Cassandra Nova will be revised many times in the New X-Men runs; I set up my discussion of her by pretending I did not know about those changes in discussing the first three issues. Xorn, who premieres in the X-Men annual, needs to be evaluated in light of the twist that is coming. I think everyone in comicbookdom needs to calm down about spoilers, especially when a run has been collected, but Spoilers Ho.
Many issues down the line Xorn -- a sensitive, curious, Chinese mutant and healer with a star for a brain locked in an iron mask -- turns out to have been Magneto the whole time.
Let me digress to talk about twists for a moment. Any screenwriting guide will tell you that twists, to work right, should be, as the phrase goes, "inevitable yet surprising." While there are many little clues that Xorn is Magneto something seems off to me: there MAY be a LOGIC to it (though not always) but it never FEELS right to me, the first time, or on any of my re-reads. Many fans seem satisfied by "possible yet surprising," but I am not one of them. I admit it makes a kind of sense, but what was needed was not there. In my analysis, I will pick up all the moments that work and don't work to build this twist, and then we will see where we are by the time the mask comes off.
Magneto, apparently, escaped the destruction of Genosha and set up this charade to trick the X-Men. When the jailer explains to Mr. Sublime that Xorn has been locked here for half a century, and that his own curse has been to be the jailer for many years, and when Xorn's mask is lifted and two children are (apparently) destroyed, this is all some kind of trick: since the prison and the jailer seem real, perhaps the trick is psychic, but we never learn how it is pulled off. Emma gets a psychic read off of a key and learns Xorn's history: a child who develops a sun for a brain, who should have been a healer or a Buddha, but was locked up for his whole life out of fear. Its one thing to introduce a mysterious character, it is another to give him an elaborate fake history that can be psychically verified by a key. We are told he even escaped once in 1969 and they had to bring him back -- details like that seem unnecessary if you just want to pretend to be someone else. We never learn how Magneto pulled this absurdly elaborate hoax off, a hoax which included a psychic scan by Emma revealing "nothing where his thoughts should be." We just learn, 35 odd issues later, that Xorn is Magneto the whole time. At the end of the issue we see Xorn, finally free and talked out of some kind of black hole suicide by Scott; he stands alone in a huge vista and says to no one (there is no one to hear him) "How strange ... The world seems so much smaller than I remember." One can imagine reasons for this (he took over the life of an actual person, psychics are always watching so he better be in character the whole time, this character is both suicidal and prone to speaking out loud when alone, and details are convincing) -- on some level of course it is POSSIBLE that Xorn is Magneto, but it is the kind of "possible" defense lawyers hammer away at in a courtroom drama:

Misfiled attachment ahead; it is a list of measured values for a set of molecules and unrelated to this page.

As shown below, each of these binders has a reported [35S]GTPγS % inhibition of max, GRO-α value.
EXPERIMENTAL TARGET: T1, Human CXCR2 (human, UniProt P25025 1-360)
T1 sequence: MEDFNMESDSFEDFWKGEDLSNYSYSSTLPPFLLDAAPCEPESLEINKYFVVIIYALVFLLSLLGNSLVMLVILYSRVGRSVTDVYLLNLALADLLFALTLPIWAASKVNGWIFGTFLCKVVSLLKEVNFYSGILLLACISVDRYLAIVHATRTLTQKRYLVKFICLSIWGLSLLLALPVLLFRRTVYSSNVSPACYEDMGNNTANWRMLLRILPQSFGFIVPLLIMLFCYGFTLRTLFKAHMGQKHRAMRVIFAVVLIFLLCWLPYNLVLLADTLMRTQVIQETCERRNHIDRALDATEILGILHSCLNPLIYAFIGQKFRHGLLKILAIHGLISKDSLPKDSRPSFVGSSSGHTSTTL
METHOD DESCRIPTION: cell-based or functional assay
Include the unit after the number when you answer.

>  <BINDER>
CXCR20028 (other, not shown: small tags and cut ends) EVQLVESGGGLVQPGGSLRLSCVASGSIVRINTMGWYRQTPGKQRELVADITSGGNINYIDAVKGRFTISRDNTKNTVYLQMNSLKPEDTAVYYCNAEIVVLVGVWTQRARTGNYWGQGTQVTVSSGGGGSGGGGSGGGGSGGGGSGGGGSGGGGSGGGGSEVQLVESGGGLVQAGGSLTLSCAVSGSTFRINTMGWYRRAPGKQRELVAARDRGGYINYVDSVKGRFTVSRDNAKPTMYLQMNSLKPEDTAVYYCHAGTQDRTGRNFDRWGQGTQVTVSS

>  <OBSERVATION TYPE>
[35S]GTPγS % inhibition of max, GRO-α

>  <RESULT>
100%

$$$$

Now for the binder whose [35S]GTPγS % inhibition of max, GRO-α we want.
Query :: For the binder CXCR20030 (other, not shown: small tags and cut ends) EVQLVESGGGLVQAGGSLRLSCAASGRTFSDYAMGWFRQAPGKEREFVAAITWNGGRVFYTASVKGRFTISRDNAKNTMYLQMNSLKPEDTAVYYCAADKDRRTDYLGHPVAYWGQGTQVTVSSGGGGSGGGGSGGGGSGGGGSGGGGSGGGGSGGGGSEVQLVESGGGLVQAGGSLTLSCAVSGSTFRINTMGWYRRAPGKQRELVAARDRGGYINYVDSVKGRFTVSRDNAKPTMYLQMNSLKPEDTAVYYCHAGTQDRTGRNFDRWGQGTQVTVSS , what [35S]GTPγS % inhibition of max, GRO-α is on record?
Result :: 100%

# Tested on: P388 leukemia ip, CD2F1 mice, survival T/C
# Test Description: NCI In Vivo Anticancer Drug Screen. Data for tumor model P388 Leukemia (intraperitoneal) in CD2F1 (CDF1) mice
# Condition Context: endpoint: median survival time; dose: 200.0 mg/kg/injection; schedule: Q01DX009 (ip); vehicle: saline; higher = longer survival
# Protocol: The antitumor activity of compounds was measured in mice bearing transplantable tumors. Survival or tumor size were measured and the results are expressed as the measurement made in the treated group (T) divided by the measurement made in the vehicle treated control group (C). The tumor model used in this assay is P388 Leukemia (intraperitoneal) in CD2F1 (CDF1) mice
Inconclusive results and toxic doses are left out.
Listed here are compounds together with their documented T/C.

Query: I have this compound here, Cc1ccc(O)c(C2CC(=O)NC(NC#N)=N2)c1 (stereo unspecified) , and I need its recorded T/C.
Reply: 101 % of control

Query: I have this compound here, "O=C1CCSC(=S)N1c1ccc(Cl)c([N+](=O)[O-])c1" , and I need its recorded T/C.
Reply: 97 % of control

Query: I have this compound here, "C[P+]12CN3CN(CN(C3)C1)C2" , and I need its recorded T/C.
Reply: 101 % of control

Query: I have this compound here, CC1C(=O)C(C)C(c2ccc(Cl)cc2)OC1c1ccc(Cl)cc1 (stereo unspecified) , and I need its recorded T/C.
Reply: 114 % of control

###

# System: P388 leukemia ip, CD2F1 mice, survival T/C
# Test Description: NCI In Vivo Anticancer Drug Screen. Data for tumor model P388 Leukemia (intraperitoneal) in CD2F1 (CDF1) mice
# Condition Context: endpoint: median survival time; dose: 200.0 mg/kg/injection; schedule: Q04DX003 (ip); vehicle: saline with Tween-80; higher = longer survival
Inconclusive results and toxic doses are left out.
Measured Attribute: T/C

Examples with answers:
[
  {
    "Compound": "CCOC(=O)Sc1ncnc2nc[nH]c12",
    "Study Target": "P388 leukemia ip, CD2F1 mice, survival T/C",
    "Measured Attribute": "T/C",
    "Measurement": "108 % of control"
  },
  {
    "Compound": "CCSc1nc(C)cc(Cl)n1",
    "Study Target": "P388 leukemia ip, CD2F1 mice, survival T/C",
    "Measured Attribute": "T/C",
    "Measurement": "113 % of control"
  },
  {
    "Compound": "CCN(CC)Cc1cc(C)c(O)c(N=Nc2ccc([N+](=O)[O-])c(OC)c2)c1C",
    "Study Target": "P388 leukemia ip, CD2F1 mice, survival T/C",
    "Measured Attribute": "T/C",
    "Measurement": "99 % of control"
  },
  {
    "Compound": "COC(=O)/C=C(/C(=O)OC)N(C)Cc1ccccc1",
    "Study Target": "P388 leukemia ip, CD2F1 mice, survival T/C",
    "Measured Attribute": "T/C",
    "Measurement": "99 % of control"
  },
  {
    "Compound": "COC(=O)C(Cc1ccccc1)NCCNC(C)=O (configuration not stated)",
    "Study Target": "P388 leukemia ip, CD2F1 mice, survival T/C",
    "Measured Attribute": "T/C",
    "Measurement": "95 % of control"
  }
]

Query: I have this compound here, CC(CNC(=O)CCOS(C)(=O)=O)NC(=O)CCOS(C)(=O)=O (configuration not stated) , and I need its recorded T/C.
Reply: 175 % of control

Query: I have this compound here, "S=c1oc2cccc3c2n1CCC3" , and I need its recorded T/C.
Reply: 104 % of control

Witness: "The fingerprint evidence shows he was there."Morrison should make himself clear about how Magneto did this if he wants the twist to work. A twist should answer questions, not raise them, unless you are planning to deal with the new questions raised. It seems Morrison intended to break everyone's hearts by revealing Xorn to be a facade in the biggest twist of the series, which is a moving idea, but unjustified within his pages -- the Magneto who is revealed at the end is not emotionally manipulative, he is genocidal. A two part plan to (1) make the X-Men feel heartbroken for loving Xorn, and (2) to blow up Manhattan and kill all humans, is hard to swallow.
Lawyer: "Is it POSSIBLE the fingerprint evidence could be wrong."
Witness: "It's a one in a million chance the fingerprint evidence could be wrong."
Lawyer: "But it is POSSIBLE, isn't that right, doctor?!"
Witness: "(sigh), yes it is possible."
Lawyer: "no further questions, your honor."